On Monday, May 9th the Revenue Estimating Conference met to review and revise the Official Revenue Forecast for FY22 and FY23 as well as recognize FY21 year-end balances. The REC recognized an additional $350 million in revenue for this year (and $104 million for next year).
Now, the question is: how will the legislature choose to use this additional funding?
On Monday morning the Revenue Estimating Conference (REC) will meet to review and revise the Official Revenue Forecast for FY22 and FY23 as well as recognize FY21 year-end balances. It is widely expected that the REC will recognize additional revenue. The question is, how will the legislature choose to spend this additional revenue.
LFT has long advocated that some of these additional monies should go towards teacher and school employee pay raises. We have asked legislators to boost the pay raise from $1,500 for certified staff and $750 for classified personnel to $2,500/$1,250 as a minimum. In truth, teachers and school employees deserve even more and as neighboring states continue to boost pay for their educators, Louisiana falls further behind. Next week, legislators will know how much additional revenue they have to work with and the horse-trading will begin.
It is widely acknowledged that there will be funding available for additional pay increases. To increase the pay raise, the Legislature would have to vote to return the MFP to BESE so that BESE can amend it. BESE has already agreed to the increase, so the decision rests with the Legislature, and some are already pushing back against further increases, claiming there isn’t enough money to go around.
Meanwhile, the legislature has taken up a number of bills that limit or redirect funding that could otherwise be used for our public schools...
In an effort to address the decade-old teacher shortage, numerous bills aimed at enticing retired teachers back to the classroom have been filed. While these bills are getting a lot of attention right now because of the teacher shortage, RTW laws have impacted TRSL since 1957.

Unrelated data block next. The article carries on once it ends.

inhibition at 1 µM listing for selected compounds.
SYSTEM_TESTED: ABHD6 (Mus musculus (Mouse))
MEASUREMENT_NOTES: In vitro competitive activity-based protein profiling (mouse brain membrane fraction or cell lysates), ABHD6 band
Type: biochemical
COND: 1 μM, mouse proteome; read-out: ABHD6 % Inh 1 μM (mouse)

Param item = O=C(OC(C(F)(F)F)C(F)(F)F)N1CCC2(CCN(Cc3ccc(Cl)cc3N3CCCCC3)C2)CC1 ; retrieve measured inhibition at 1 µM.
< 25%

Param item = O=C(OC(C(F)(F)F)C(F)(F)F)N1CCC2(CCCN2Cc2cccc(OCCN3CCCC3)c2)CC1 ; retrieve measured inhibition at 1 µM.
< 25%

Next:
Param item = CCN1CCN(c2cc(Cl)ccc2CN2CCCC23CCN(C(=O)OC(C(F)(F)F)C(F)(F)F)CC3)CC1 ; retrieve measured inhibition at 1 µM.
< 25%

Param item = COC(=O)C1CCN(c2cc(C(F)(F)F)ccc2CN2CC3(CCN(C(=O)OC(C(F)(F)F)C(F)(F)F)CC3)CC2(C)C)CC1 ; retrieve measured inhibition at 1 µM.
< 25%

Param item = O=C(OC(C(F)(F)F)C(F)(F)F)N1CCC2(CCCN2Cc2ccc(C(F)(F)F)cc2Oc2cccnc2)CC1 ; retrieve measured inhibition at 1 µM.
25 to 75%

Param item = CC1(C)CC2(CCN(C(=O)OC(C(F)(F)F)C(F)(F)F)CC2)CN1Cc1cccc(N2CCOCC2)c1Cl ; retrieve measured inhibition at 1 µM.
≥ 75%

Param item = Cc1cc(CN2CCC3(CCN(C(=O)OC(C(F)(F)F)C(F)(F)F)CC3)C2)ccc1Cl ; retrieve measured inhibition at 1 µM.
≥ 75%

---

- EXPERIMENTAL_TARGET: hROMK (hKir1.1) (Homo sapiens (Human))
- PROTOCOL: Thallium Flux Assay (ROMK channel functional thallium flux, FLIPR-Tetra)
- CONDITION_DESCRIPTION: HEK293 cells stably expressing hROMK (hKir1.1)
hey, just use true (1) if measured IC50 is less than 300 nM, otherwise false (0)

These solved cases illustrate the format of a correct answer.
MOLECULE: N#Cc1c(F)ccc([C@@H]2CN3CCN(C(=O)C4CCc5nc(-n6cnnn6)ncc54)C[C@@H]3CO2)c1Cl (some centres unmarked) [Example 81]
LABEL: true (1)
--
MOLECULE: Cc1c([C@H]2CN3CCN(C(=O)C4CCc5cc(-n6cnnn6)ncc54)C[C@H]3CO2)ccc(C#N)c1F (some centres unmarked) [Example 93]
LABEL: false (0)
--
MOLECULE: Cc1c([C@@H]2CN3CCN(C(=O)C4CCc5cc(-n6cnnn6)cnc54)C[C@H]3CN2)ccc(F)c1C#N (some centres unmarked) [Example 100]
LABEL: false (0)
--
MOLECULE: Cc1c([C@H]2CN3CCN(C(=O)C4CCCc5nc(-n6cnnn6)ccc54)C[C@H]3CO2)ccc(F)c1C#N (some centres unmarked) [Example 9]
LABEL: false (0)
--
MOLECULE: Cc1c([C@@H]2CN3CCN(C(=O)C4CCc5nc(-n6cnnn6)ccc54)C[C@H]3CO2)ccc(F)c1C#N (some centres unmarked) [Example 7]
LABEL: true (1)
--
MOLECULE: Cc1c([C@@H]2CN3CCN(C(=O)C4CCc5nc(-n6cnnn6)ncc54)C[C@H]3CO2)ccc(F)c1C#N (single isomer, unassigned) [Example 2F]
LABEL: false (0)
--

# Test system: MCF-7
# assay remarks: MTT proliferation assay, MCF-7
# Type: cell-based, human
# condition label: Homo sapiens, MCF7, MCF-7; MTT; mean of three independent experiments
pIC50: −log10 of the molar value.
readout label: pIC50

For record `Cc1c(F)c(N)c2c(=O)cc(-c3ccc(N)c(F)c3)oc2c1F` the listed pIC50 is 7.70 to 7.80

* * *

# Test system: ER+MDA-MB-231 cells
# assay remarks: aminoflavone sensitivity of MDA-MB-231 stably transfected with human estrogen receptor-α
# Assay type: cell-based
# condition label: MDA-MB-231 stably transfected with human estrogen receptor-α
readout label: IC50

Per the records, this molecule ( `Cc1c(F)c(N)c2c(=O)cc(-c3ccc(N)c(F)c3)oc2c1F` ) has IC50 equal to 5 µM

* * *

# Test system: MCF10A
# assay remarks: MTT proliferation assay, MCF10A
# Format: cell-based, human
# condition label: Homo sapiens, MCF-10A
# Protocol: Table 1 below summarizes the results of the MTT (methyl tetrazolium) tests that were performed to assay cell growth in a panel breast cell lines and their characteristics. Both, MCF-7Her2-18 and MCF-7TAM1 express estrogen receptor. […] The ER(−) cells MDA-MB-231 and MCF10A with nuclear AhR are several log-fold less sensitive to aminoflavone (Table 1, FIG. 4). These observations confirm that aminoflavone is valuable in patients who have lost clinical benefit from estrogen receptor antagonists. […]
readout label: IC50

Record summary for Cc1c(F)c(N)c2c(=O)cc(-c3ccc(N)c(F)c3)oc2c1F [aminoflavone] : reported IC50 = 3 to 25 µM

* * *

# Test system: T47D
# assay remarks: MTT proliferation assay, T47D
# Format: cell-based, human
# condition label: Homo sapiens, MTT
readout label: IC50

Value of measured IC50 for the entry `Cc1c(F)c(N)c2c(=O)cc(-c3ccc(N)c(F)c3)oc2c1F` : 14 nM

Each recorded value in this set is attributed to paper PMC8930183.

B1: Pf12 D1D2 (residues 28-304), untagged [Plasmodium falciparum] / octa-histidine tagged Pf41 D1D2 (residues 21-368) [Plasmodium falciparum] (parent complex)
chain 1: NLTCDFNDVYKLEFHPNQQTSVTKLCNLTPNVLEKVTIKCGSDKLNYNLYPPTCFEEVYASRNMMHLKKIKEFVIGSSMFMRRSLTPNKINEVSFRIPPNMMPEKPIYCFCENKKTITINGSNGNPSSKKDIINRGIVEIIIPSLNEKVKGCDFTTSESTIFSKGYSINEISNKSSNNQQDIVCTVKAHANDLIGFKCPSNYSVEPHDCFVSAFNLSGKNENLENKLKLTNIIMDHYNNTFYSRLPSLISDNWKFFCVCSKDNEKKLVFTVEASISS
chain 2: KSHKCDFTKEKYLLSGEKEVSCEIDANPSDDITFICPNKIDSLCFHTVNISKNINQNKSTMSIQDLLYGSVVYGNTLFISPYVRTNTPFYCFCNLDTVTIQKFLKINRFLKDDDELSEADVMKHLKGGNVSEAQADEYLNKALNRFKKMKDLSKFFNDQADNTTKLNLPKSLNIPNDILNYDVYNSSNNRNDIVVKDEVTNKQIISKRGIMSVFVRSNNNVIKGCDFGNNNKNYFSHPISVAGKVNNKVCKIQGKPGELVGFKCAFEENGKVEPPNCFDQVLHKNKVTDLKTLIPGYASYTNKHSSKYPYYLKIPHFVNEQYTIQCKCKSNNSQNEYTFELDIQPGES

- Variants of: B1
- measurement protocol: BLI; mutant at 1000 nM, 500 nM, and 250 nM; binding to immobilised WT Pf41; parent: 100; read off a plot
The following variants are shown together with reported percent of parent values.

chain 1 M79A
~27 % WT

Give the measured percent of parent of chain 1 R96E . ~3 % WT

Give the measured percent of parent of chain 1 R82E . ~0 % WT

Over the years, some of these bills have been so extreme that they threatened the long-term financial stability of TRSL. Currently, there are a few options that are modest in their reach and unlikely to cause damage to the system. They may even encourage a few teachers to come out of retirement and return to the classroom in the short term, but they offer no solution to the crippling teacher shortage that is currently plaguing our schools. Over the last few months, BESE members, legislators, and other officials have touted the idea of retirees returning to the classroom as a solution to the teacher shortage. In truth, the number of retired teachers who chose to return to the classroom has decreased dramatically over the last ten years.
FOR IMMEDIATE RELEASE
At the United Teachers of New Orleans General Membership Meeting on April 13th, members chose new and returning leaders for its executive council.
Dave Cash was selected UTNO President. He will be the thirteenth president of AFT Local 527 since it was chartered in 1937. “I’m excited to serve teachers, paraprofessionals, and support staff in New Orleans schools,” Cash said. “UTNO has a long history of fighting for and winning more democracy in our workplaces. We know that when teachers are at the table, students benefit.” Cash has previously served as Executive Vice President (2020-2022) and Recording Secretary (2008-2020). He will continue to work as a classroom teacher at Rooted School while serving as UTNO president.
January 9, 2022
The increasing spread of COVID-19 in New Orleans is worrying. Each day, the city is breaking the previous day’s record for COVID-19 cases, hospitalization rates have doubled, and over 30% of people in New Orleans who get a COVID-19 test are currently testing positive.